Los Angeles Councilman Bill Rosendahl has received the backing of the Venice Neighborhood Council to include a Venice public parking lot in the planned locations for a vehicle to housing program on the Westside.

The neighborhood council voted April 12 to support an amendment by Rosendahl to add the parking lot of the Penmar Golf Course on Rose Avenue in Venice, along with Rosendahl’s office parking lots in Westchester and West Los Angeles, to the proposed Roadmap to Housing program. The program is designed to allow people living in vehicles who are participants in the initiative to park safely overnight in designated lots as they transition into permanent housing.

Some neighborhood council members said they believe that Venice, as the local community most impacted by the vehicular living issue, must take part in the housing program by offering a parking site in addition to those in Westchester and West L.A. The council’s support came despite concerns from several Penmar neighborhood residents, who argued that the golf course lot was not the right location for the program.

Rosendahl told the audience April 12 that he included the amendment for a Venice lot after hearing public comments at a previous meeting that the beachside community needed to be a part of the program.

“It became very clear to me after being here in Venice that we need to find some form of support in Venice,” the councilman said.

Rosendahl, who viewed the entirety of back-to-back neighborhood council meetings on the issue, additionally asked for the distance between residences and the parking lots to be extended from 50 to 150 feet. After the Venice council supported the amendments, the City Council’s Transportation Committee also gave support April 13.

Rosendahl pointed out that although some Westchester residents expressed concerns about the use of the city-owned lot, which also serves Westchester Park, the Neighborhood Council of Westchester-Playa overwhelmingly supported the Roadmap to Housing plans. Cyndi Hench, president of the Westchester-Playa council, noted that the board backed the proposal with conditions including that a Venice parking lot be included and families with children get the highest priority.

The West Los Angeles Neighborhood Council is scheduled to vote on the plan Monday, April 25.

The city has released a draft ordinance, 85.11, which will allow the vehicle to housing program to be implemented in the 11th Council District. Rosendahl said the city has already secured 50 housing vouchers to begin the effort.

Under the program, which will be managed by People Assisting the Homeless (PATH), a maximum of eight RVs can park on the three public lots between 6 p.m. and 8 a.m. Rudy Salinas, outreach director for PATH, told the audience that an overnight security team will work each of the sites and various rules will be in place.

While community members said they were in favor of the program’s goals, some residents who live near the proposed Penmar site voiced frustration that they received short notice on the plan and argued there are better lots to use in Venice.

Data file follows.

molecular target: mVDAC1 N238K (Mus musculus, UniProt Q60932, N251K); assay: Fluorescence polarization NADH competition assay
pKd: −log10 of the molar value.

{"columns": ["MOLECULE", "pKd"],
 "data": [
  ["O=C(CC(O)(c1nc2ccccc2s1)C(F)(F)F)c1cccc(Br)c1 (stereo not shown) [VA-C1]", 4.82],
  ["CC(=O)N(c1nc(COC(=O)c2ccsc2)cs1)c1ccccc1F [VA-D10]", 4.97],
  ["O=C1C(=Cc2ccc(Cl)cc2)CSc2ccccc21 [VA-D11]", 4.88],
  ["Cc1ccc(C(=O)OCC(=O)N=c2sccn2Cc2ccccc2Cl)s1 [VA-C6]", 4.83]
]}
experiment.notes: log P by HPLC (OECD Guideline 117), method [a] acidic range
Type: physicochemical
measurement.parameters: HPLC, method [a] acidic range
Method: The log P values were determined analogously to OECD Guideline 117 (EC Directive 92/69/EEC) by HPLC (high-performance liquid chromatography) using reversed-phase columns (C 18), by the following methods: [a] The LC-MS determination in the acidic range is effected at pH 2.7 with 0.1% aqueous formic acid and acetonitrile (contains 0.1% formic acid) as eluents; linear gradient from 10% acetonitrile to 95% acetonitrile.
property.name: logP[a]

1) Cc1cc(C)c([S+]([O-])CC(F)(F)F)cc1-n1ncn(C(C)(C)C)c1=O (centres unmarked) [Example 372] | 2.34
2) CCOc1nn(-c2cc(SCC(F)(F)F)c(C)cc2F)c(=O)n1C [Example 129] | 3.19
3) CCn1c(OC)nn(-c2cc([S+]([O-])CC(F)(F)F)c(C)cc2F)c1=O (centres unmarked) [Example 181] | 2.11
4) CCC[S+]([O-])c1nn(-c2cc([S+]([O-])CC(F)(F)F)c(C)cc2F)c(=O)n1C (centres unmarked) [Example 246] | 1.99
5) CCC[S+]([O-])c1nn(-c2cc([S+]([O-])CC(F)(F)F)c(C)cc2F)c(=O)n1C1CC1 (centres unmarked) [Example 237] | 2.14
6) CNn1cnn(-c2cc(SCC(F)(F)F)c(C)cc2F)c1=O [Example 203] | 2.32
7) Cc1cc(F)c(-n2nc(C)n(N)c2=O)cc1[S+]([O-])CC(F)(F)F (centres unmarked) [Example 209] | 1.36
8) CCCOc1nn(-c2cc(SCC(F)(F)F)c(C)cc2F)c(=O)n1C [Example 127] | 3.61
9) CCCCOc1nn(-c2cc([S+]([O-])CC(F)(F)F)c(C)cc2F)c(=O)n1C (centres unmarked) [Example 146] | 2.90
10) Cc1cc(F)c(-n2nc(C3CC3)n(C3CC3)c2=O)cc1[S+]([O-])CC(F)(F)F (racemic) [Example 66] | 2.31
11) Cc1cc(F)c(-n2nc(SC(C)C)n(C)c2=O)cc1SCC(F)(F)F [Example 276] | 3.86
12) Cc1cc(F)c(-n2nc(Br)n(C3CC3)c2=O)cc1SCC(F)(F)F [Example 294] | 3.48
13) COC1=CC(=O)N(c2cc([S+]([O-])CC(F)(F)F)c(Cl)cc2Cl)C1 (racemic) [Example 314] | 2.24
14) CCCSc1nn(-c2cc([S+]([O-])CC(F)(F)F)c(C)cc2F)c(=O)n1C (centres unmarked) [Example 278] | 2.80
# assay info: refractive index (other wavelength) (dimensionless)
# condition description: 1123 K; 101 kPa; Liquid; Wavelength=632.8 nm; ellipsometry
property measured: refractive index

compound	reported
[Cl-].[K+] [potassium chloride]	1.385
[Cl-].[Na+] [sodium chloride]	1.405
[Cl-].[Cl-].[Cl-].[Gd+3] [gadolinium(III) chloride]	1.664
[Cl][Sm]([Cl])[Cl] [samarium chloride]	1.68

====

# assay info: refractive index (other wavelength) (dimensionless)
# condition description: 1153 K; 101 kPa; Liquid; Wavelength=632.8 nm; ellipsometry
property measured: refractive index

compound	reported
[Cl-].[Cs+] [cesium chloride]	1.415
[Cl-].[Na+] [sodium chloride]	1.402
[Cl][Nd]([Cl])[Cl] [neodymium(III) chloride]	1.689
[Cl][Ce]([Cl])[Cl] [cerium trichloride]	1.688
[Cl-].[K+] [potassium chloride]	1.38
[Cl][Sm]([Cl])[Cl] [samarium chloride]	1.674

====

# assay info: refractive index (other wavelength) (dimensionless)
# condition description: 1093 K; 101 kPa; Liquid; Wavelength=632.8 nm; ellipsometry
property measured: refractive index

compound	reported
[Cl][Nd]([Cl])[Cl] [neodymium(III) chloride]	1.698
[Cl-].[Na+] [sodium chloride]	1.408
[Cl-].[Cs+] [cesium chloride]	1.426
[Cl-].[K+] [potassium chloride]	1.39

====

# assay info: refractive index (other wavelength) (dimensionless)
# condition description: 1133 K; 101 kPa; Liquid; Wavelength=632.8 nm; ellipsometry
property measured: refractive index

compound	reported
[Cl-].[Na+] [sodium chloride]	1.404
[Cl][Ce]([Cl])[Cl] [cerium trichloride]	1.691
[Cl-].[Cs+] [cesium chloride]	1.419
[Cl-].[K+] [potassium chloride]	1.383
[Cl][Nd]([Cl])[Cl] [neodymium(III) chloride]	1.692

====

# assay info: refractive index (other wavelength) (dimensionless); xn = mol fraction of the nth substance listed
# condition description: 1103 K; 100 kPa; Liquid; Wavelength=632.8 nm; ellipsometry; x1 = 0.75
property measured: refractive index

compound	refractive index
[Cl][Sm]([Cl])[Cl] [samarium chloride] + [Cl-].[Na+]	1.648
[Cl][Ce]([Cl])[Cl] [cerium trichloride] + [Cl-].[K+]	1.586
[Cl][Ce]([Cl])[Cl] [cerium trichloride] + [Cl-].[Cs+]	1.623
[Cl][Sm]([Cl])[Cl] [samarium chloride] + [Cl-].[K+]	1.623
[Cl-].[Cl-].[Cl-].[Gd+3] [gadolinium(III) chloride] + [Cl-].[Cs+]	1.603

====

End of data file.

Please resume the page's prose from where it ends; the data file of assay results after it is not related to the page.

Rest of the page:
“I think it’s ill advised at this location,” Penmar resident Andrew Carrillo told the council.

Penmar Neighborhood Association member Chris Williams called the Penmar Golf Course area “one of the most beautiful green spaces in Venice,” and while the group is supportive of the initiative, he said the golf course and its eatery would be impacted financially with the use of the parking lot.

“I think there are much better places to do this,” said Williams, adding that alternatives need to be vetted.

In a letter to the Transportation Committee, Craig Kessler, director of governmental affairs for the Southern California Golf Association, said the Penmar course’s ability to generate revenue for the recreation and parks department would be harmed by the use of the commercial lot for the program.

Others urged the Venice council to push for making a public lot available in the community where the highest number of vehicular homeless have been situated. Resident David Ewing said while Westchester and West L.A. are playing a part with their sites, Venice is the “linchpin” of the program.

“We need to help our people and they can help their people; that’s what’s really going to make the program work,” he said.

Homeless advocate David Busch told the council, “Let’s recognize that Venice has to take the responsibility for its homeless.”

Responding to inquiries about why the Penmar lot was chosen as the Venice location, Rosendahl chief of staff Mike Bonin said that in discussions with police about possible sites, it was determined that Penmar had the greatest distance from residences. The parking spots would be located on the eastern end of the lot, complying with the 150-foot buffer, he said. In regards to the program’s use of on-site restrooms, Bonin said the course’s gate would be closed after business hours but porto-potties would be provided.

Referring to resident complaints about the selection of Penmar, Mike Newhouse, the neighborhood council’s president emeritus, said there would be some community concerns regardless of where the lot were located. He suggested that program managers consider modified hours based on the use of the course, but stressed that Venice needs to participate in the important step in people’s transition into housing.

“I don’t think there’s any way of getting around the fact that a lot does need to be in Venice because we’re trying to solve a Venice specific problem,” Newhouse said.